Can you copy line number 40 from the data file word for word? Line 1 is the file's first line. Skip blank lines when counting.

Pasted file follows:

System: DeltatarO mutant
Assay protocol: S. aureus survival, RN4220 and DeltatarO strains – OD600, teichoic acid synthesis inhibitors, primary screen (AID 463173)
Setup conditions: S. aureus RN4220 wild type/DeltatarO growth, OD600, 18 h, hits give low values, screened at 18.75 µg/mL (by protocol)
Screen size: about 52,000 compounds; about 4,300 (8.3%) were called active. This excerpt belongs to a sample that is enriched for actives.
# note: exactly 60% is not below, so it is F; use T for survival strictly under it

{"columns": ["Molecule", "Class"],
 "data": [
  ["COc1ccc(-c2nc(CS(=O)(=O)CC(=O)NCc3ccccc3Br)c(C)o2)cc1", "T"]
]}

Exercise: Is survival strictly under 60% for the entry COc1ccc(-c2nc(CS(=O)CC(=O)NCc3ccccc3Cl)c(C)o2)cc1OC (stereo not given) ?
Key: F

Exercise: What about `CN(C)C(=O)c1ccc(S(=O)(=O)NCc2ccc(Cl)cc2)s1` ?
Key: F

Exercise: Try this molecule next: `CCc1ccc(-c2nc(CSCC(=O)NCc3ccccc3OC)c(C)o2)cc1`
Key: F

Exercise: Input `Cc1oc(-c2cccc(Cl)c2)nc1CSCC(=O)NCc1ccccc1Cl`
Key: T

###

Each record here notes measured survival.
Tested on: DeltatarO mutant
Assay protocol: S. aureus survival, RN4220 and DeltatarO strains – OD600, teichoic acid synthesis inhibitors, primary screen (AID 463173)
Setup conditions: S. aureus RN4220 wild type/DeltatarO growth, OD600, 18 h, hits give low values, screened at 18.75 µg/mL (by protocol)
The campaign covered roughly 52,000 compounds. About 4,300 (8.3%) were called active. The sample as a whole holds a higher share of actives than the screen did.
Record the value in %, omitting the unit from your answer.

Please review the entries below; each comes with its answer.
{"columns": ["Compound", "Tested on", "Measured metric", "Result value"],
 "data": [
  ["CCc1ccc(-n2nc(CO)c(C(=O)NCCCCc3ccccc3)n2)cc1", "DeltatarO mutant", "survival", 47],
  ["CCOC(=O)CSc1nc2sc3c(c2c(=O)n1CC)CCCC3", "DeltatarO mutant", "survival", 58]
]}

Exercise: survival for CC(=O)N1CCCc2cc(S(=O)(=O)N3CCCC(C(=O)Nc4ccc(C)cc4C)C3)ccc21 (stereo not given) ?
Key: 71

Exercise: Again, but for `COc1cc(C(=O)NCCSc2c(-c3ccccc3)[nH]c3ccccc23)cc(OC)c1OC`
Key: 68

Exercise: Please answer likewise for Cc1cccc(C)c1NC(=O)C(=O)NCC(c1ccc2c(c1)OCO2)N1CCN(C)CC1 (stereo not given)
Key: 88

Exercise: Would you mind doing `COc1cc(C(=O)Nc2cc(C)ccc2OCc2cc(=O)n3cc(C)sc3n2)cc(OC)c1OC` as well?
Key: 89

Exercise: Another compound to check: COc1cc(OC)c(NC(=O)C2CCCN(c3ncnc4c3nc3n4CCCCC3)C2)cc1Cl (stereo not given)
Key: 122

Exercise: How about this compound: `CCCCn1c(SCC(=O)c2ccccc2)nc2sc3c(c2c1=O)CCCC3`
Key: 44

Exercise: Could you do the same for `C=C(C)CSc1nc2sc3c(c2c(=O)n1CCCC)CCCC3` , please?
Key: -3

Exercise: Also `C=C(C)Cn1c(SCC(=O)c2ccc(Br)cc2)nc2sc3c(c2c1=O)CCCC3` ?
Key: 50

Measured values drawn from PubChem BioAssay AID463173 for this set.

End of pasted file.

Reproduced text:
Key: 122